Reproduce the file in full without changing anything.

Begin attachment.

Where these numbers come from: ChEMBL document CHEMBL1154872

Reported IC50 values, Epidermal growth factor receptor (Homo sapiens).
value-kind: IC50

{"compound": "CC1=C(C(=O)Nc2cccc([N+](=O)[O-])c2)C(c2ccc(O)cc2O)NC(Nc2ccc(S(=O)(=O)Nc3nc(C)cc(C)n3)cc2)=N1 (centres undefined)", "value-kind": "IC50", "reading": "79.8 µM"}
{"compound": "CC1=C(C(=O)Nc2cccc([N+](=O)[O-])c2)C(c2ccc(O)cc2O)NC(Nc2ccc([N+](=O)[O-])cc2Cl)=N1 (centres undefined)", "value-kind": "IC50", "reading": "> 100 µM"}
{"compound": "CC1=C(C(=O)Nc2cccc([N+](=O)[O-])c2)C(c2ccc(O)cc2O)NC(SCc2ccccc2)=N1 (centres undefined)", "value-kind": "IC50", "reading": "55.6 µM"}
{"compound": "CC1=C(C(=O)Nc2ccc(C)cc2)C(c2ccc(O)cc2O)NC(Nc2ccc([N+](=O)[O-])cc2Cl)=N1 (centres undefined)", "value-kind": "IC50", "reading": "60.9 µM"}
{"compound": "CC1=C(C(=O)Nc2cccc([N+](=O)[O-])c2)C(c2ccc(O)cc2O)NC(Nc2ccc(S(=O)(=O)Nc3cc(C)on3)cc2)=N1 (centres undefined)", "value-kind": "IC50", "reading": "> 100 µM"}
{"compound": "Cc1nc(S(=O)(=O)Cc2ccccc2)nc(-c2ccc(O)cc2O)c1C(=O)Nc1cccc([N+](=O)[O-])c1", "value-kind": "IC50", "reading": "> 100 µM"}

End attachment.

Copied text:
Where these numbers come from: ChEMBL document CHEMBL1154872

Reported IC50 values, Epidermal growth factor receptor (Homo sapiens).
value-kind: IC50

{"compound": "CC1=C(C(=O)Nc2cccc([N+](=O)[O-])c2)C(c2ccc(O)cc2O)NC(Nc2ccc(S(=O)(=O)Nc3nc(C)cc(C)n3)cc2)=N1 (centres undefined)", "value-kind": "IC50", "reading": "79.8 µM"}
{"compound": "CC1=C(C(=O)Nc2cccc([N+](=O)[O-])c2)C(c2ccc(O)cc2O)NC(Nc2ccc([N+](=O)[O-])cc2Cl)=N1 (centres undefined)", "value-kind": "IC50", "reading": "> 100 µM"}
{"compound": "CC1=C(C(=O)Nc2cccc([N+](=O)[O-])c2)C(c2ccc(O)cc2O)NC(SCc2ccccc2)=N1 (centres undefined)", "value-kind": "IC50", "reading": "55.6 µM"}
{"compound": "CC1=C(C(=O)Nc2ccc(C)cc2)C(c2ccc(O)cc2O)NC(Nc2ccc([N+](=O)[O-])cc2Cl)=N1 (centres undefined)", "value-kind": "IC50", "reading": "60.9 µM"}
{"compound": "CC1=C(C(=O)Nc2cccc([N+](=O)[O-])c2)C(c2ccc(O)cc2O)NC(Nc2ccc(S(=O)(=O)Nc3cc(C)on3)cc2)=N1 (centres undefined)", "value-kind": "IC50", "reading": "> 100 µM"}
{"compound": "Cc1nc(S(=O)(=O)Cc2ccccc2)nc(-c2ccc(O)cc2O)c1C(=O)Nc1cccc([N+](=O)[O-])c1", "value-kind": "IC50", "reading": "> 100 µM"}